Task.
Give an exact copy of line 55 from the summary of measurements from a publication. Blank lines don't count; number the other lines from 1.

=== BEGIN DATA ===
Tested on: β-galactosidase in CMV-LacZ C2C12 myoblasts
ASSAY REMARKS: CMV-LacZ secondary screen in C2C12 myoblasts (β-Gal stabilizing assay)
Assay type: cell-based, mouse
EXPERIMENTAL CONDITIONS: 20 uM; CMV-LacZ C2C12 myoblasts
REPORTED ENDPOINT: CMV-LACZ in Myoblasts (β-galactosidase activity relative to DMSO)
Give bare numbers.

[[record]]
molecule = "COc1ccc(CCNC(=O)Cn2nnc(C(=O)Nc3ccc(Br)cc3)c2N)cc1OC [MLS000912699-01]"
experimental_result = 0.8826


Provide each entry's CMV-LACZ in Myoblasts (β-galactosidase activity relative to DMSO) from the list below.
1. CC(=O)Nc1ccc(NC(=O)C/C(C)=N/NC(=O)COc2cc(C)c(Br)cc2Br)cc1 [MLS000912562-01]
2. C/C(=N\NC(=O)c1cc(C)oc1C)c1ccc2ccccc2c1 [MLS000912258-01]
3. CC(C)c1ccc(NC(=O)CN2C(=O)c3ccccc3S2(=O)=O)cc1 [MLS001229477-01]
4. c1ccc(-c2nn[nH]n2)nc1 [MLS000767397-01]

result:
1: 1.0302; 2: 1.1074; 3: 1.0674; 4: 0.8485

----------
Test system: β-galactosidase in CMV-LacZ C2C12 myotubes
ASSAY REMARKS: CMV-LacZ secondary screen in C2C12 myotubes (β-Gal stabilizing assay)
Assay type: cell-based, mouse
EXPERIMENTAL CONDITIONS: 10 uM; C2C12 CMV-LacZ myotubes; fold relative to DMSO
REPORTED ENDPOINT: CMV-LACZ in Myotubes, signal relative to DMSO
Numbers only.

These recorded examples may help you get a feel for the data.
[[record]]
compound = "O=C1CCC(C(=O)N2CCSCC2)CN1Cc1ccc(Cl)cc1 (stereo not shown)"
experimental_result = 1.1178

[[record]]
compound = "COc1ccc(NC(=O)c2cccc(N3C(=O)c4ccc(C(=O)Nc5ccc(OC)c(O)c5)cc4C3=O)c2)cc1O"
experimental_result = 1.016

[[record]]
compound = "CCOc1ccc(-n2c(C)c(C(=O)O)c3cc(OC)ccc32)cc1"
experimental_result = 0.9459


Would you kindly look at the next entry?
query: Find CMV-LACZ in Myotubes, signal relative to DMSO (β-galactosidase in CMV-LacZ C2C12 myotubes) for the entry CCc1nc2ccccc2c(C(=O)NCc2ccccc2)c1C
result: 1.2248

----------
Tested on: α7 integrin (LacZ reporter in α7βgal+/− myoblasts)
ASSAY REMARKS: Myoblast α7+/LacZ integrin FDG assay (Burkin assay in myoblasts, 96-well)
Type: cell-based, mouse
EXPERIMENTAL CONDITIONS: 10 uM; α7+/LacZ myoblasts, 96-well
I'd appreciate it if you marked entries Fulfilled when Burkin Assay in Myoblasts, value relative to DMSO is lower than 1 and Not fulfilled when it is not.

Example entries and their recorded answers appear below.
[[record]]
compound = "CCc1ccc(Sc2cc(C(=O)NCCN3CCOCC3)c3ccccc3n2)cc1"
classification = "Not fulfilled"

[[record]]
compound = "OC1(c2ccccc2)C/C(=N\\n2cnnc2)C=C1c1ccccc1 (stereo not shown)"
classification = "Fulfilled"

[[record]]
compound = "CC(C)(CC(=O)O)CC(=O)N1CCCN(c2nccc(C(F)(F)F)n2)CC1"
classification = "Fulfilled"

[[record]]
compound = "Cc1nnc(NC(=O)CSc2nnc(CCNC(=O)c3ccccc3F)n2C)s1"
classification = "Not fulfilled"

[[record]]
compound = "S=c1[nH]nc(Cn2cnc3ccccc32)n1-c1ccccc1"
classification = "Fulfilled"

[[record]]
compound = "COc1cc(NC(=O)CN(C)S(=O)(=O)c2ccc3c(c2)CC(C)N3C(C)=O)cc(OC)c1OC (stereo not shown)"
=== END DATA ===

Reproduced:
classification = "Not fulfilled"